Siobhan & Robert Gallico
Feels like old times
Tue Mar 4, 2014 01:39

Siobhan twisted her fingers around the stem of her wineglass. “You’d think Ephram would have gotten back to you by now,” she said, speaking to Robert but examining the moscato in her glass. Siobhan’s back was against the comfortable plush wall of one of the booths at Rose di Montagna. Her champagne satin dress paired nicely with the burgundy seats. “Of course, it’s just as well if we stay here. I like it here.”

“You like the house elves,” Robert corrected his wife. “And doting on Miss Leppit’s son. And gossiping with Elizabeth Guinevere.” He cracked the top of their crème brûlée with his spoon.

“We do not gossip,” she reproached, adjusting her dress so that it draped more flatteringly. The necklace Robert had given her for their anniversary—gold and set with citrines and bought under Siobhan’s meticulous specifications—glittered above the neckline, catching the light from the small tea candle on their table. “Anyway, I’ll owl Kara and see if she can’t speed Ephram up a bit. Best to know sooner than later.”

“As long as they get back to me by August, it’ll be fine,” said Robert. He pushed the ramekin of custard towards her. “Go on, we got two dessert spoons for a reason. And I’m told their crème brûlée is exquisite.”

Robert couldn’t remember who’d given him the recommendation, but they’d been right; the dessert had left Siobhan and Robert scraping the glass for the last tidbit of vanilla and caramel. Lightly bundled for the mild spring air—Robert in his suit jacket and Siobhan with her mink stole—they left their Galleons on the table and stepped out into the late March evening. He offered his arm for Siobhan to take, leading the way for a stroll through the nearby park. Hyacinths and tulips had just started blooming, and Siobhan (who sometimes helped her cousin with her flower shop) pointed the subspecies out as best she could. Robert walked alongside her, contentedly listening to his wife chatter on about whose wedding she had arranged Albanian tulips for. They were certainly a long way, he reflected, from the strangers who had spent their wedding night talking until the sun rose, trying to get to know each other now that their vows were spoken.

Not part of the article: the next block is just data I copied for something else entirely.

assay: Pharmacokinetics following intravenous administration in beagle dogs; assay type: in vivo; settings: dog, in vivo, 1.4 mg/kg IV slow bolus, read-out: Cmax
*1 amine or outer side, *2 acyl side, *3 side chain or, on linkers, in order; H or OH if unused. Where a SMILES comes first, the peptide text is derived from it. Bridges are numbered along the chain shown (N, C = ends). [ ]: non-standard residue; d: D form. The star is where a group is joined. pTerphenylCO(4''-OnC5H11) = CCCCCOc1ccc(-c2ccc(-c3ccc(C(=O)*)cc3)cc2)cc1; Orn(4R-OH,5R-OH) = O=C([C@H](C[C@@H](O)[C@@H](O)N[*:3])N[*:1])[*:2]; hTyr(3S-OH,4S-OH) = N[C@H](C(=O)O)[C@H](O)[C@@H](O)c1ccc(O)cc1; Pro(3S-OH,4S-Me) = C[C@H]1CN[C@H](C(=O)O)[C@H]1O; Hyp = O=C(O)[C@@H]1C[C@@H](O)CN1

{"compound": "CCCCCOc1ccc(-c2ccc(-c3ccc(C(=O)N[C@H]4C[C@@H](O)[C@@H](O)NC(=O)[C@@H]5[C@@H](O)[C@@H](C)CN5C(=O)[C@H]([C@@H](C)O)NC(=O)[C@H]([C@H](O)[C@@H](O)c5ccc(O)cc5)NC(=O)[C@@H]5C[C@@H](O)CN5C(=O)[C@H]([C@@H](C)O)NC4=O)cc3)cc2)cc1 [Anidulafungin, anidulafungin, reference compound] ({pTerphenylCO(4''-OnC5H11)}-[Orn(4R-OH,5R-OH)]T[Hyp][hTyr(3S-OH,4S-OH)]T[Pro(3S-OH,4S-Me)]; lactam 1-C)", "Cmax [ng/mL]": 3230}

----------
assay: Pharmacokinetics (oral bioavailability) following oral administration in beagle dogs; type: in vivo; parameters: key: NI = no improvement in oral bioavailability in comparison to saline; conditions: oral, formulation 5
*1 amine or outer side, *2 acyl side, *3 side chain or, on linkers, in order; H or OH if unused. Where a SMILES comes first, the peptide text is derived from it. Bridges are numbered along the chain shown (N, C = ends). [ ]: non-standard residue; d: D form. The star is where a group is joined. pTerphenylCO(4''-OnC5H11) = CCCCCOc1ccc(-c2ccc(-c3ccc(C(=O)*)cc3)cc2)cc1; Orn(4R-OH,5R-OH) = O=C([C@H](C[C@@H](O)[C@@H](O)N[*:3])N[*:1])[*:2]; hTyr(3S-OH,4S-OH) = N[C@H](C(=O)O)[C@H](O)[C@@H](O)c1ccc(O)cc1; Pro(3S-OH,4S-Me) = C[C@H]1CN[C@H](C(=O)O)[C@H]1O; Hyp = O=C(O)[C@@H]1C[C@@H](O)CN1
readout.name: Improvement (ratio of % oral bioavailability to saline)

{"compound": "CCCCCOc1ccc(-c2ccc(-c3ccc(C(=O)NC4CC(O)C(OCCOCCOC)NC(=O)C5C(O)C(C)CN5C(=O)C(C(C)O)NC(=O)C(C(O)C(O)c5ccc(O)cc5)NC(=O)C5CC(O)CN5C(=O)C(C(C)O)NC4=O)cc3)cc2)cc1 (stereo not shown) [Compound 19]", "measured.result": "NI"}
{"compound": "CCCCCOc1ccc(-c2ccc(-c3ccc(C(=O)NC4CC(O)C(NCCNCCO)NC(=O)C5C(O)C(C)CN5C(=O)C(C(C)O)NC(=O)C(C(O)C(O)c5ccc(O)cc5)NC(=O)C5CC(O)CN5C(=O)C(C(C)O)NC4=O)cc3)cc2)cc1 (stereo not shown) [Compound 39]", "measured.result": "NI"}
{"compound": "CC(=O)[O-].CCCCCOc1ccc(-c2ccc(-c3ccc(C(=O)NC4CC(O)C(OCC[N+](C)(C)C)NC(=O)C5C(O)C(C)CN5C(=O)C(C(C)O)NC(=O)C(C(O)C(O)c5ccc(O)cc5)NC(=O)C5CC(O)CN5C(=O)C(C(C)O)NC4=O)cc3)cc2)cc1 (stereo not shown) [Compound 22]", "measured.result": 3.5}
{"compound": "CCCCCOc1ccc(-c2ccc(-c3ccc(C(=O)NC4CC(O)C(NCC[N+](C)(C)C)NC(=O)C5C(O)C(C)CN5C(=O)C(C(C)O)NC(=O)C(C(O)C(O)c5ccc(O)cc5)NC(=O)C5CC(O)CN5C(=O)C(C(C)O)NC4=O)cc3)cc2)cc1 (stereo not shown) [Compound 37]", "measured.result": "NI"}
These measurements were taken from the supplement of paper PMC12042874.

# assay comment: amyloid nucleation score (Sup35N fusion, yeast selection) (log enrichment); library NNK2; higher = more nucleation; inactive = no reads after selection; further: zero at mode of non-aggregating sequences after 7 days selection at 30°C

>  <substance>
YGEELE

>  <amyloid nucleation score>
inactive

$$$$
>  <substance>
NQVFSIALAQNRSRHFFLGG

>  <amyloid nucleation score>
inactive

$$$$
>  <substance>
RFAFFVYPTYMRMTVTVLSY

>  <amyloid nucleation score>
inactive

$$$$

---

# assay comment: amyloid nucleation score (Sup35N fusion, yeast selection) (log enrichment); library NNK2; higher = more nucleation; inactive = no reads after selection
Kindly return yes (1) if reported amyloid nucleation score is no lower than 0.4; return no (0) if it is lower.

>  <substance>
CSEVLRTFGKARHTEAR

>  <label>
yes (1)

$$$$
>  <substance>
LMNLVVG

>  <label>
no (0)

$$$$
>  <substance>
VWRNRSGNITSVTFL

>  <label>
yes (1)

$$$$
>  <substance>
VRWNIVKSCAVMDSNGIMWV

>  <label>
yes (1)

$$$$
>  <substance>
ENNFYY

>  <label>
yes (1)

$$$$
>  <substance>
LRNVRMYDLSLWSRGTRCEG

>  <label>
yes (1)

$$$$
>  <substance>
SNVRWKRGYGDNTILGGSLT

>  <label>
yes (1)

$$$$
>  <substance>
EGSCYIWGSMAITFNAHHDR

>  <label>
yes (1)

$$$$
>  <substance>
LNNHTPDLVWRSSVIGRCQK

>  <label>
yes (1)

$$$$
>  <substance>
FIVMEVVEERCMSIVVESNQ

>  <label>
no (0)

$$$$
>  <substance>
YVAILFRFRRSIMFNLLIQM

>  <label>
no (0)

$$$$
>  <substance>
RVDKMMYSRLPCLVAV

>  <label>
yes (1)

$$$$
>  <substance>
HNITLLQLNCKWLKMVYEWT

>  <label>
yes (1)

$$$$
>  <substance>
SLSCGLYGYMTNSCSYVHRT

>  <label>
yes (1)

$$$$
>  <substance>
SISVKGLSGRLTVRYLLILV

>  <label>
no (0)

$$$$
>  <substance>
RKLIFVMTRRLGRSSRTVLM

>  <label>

“Oh, don’t we know them?” Siobhan was asking when he realized she wasn’t talking about. With her free hand, she pointed (less subtly than Robert would have liked, really) across the park, and then waved at their RMI acquaintance. “Yoo-hoo! How’s it going?”

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